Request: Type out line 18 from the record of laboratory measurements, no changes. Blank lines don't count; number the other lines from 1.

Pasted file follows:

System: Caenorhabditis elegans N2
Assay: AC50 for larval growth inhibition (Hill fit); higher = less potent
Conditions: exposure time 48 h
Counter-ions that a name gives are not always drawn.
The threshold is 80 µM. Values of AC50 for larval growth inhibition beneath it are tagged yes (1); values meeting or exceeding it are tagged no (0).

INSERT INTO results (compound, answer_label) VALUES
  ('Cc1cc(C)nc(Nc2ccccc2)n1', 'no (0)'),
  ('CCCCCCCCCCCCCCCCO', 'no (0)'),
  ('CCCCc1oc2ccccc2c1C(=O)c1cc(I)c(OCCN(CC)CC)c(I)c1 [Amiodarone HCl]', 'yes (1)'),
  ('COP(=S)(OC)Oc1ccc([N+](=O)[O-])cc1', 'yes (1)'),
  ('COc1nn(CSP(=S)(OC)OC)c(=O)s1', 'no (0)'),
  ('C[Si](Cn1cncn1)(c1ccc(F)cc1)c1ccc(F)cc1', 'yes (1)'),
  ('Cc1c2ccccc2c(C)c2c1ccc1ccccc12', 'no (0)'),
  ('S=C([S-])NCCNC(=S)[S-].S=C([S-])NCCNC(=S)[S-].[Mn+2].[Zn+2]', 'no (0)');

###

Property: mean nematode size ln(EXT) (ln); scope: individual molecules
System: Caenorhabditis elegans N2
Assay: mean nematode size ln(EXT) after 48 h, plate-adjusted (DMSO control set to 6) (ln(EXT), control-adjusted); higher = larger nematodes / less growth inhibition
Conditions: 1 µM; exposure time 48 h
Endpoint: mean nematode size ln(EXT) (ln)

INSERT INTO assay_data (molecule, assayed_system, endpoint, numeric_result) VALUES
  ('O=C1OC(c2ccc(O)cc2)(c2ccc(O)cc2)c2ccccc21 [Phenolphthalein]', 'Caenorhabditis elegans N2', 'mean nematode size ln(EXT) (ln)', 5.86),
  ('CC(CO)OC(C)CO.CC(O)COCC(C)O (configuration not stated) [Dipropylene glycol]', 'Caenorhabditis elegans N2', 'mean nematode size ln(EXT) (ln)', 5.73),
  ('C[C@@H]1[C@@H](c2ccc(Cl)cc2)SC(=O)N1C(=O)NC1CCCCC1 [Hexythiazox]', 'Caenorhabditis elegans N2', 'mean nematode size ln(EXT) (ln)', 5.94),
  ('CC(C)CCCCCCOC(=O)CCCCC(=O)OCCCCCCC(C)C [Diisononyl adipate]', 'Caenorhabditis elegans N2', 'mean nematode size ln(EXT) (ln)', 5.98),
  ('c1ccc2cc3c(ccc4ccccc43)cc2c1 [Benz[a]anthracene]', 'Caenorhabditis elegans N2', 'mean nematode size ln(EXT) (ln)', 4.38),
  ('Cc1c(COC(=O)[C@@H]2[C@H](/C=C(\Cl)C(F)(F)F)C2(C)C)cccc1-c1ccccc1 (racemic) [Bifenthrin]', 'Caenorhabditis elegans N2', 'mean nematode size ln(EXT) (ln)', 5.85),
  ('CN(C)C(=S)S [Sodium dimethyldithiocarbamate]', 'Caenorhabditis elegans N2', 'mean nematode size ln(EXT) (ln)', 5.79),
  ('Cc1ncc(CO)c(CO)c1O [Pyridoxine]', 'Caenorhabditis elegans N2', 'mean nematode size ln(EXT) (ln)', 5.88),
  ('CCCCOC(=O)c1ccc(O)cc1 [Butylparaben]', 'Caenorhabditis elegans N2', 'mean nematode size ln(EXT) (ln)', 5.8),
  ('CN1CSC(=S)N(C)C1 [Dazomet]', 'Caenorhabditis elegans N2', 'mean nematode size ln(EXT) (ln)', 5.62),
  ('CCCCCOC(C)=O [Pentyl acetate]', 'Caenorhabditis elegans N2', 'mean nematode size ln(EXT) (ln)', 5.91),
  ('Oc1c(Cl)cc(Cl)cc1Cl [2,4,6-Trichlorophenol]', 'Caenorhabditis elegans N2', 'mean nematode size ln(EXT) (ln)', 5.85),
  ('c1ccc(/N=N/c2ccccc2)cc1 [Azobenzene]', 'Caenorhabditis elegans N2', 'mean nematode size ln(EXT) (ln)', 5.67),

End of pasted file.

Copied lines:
Assay: mean nematode size ln(EXT) after 48 h, plate-adjusted (DMSO control set to 6) (ln(EXT), control-adjusted); higher = larger nematodes / less growth inhibition